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Posts Tagged 'class'

$4 Toast, My Thoughts

iMfTrhtWhen I first heard someone talk about $4 toast in San Francisco I knew we weren’t talking about Wonder Bread. No one would have the cojones that big to try and sell Wonder Bread for $4, but of course San Francisco has plenty of bloggers with the cojones to make you think that. These rich techies are paying $4-$6 for a slice of toast!!!! Well, yes bread is involved and yes it’s toasted, but that’s pretty much where in ends for the most part.

Where it started is up for discussion, but people usually point to Trouble Coffee out in my hood or The Mill as the originators. They start with inch thick slices of wheat bread and slather it with butter and depending can top it with brown sugar and cinnamon, peanut butter and honey or whatever the hell they’re going to think up next. For a big eater it’s a light breakfast or a decent snack, but for the average person it’s pretty much a meal. It’s got a lot more calories and nutrition than a slice of Wonder Bread for sure.

The owner of Trouble Coffee said it was a comfort food for her because she grew up poor. For me, I was a kid in a middle class household that wasn’t hurting for money too bad and guess what my Grandmother used to make for me as a treat? Toast with lots of butter and brown sugar. Grandma would toss it under the broiler for a few seconds to get that serious caramelized effect that chefs like to go for now. It wasn’t a poor man’s pastry, it was actually more expensive than a donut back then probably because of the huge amounts of butter and stuff my Grandmother would toss on top of it. While most of the ingredients came out of boxes or bags this was home made for my Grandmother. I still like it today, I just never thought of slicing the bread an inch thick first.

My Grandmother would toss lots of stuff on bread that she’d toast. She used to broil cheese on bread and that was her version of a grilled cheese sandwich. I took a cue from her and toast bread then rub garlic on it and toss some chopped up tomatoes or other vegetables and call it lazy man’s bruschetta. Unfortunately for most people in San Francisco today lazy tends to be the norm. Finding a friend who is a foodie that can cook is kind of rare nowadays. Most of what people are spending their money on food wise has been prepared by someone else. Yes I cook so of course I’m going to not understand why other people don’t, but we’re talking about toast here. You can go to a bakery like Boudin and buy a loaf and ask them to cut it thick for you. You take it home, toast it, toss a bunch of stuff on top [if you’re slick you’ll put it under the broiler…] and you’re done.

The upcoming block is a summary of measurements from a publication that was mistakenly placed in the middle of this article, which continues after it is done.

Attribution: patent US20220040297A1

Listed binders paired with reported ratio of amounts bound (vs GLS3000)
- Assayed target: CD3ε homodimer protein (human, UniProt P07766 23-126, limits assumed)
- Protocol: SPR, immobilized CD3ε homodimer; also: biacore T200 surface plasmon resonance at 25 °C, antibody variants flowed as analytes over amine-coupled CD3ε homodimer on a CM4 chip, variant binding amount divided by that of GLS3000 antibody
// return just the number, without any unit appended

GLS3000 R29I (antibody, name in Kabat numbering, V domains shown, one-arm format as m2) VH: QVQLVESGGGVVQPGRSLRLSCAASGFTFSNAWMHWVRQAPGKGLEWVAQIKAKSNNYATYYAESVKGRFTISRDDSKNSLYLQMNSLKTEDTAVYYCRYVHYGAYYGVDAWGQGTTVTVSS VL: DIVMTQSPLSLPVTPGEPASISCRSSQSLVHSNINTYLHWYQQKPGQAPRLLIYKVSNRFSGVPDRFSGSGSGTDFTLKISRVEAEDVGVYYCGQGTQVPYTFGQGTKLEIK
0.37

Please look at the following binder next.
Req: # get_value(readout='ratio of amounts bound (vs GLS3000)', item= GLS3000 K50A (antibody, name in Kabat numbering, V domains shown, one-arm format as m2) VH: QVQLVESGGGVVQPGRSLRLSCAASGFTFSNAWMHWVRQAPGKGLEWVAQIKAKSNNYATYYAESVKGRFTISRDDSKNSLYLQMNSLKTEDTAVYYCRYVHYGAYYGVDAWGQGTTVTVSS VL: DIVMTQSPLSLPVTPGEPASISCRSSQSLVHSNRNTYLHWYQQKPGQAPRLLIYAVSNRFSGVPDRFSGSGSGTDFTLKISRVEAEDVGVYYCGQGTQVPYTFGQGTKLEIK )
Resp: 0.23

The only reason there is $4 thick toast is that people don’t bother to do it for themselves. For the people who started selling it I think it’s a good idea. If you’ve never made it or bought it, it is something special. I had a poor period and a friend of mine gave me a 10lb bag of flour and a jar of yeast. That reminded me I knew how to make bread and I never felt hungry and I was able to do some pretty incredible things with it because when you’re hungry your mind sees everything as something you can turn into food [at least if you’re a guy like me.]

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Incidentally, the $4 toast, after doing a little search didn’t start in San Francisco. It started in Japan as a breakfast item too. It has scrambled egg on top and is sprinkled with chives and is sold as tamago toast for the equivalent cost of…$4

Looks pretty good and I’ll have to give that a try one of these days now.

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Sometimes Teacher’s Have To Strike

Members of United Educators of San Francisco on the march

The following is an article I was forwarded about the SFUSD Teachers that are planning a strike. Most of the news seems to focus on teachers wanting a pay increase, but aren’t looking at the full effects of what will happen. I have bolded and italicized a particular section because as many of you know my autistic daughter is in a SDC or Special Day Class. When she started there were only about 8 kids in the class [this was for pre-school] when she starts kindergarten in the fall there will be 12 kids in the class. The increases they want are unthinkable for special needs kids let alone non-special needs kids.